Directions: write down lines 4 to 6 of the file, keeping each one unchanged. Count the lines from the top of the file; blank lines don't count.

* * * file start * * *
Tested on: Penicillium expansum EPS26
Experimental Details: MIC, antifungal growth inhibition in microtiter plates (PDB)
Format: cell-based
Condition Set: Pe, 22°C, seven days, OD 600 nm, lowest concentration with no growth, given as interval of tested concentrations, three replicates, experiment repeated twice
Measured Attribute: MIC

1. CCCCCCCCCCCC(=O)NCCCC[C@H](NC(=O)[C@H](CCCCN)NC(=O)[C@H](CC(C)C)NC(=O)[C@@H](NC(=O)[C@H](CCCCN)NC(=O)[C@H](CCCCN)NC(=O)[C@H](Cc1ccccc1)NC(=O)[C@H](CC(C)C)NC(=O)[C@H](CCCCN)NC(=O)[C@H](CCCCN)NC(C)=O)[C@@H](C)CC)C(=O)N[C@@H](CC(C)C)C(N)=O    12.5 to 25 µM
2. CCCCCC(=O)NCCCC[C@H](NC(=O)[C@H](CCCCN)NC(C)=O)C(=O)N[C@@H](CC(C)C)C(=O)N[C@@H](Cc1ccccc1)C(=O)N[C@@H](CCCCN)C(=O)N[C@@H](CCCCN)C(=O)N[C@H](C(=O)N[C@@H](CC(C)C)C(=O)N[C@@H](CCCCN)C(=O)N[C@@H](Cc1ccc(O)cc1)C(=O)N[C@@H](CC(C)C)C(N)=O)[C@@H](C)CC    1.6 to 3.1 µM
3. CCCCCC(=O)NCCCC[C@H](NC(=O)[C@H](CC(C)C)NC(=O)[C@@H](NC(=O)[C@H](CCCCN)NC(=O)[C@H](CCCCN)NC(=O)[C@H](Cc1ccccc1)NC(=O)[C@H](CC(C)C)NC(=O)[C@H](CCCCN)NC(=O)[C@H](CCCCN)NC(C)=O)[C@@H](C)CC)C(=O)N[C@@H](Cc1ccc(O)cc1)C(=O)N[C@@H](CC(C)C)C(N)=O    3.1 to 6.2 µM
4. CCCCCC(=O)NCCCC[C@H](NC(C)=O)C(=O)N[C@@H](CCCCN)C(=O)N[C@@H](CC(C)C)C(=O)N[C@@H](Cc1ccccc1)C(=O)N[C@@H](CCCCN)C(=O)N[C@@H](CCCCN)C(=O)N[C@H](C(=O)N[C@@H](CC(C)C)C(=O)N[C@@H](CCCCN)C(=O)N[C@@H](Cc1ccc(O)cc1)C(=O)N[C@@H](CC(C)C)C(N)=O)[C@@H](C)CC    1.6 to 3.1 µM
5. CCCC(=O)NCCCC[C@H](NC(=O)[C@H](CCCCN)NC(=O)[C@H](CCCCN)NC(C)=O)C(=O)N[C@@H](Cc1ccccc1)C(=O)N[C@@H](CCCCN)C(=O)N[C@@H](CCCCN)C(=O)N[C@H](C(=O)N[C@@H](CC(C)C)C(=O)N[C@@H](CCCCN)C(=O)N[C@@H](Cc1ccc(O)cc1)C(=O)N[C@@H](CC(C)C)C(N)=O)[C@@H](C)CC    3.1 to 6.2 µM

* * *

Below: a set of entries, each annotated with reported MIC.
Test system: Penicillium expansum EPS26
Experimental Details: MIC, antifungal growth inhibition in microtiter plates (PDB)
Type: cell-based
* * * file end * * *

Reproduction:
Condition Set: Pe, 22°C, seven days, OD 600 nm, lowest concentration with no growth, given as interval of tested concentrations, three replicates, experiment repeated twice
Measured Attribute: MIC

1. CCCCCCCCCCCC(=O)NCCCC[C@H](NC(=O)[C@H](CCCCN)NC(=O)[C@H](CC(C)C)NC(=O)[C@@H](NC(=O)[C@H](CCCCN)NC(=O)[C@H](CCCCN)NC(=O)[C@H](Cc1ccccc1)NC(=O)[C@H](CC(C)C)NC(=O)[C@H](CCCCN)NC(=O)[C@H](CCCCN)NC(C)=O)[C@@H](C)CC)C(=O)N[C@@H](CC(C)C)C(N)=O    12.5 to 25 µM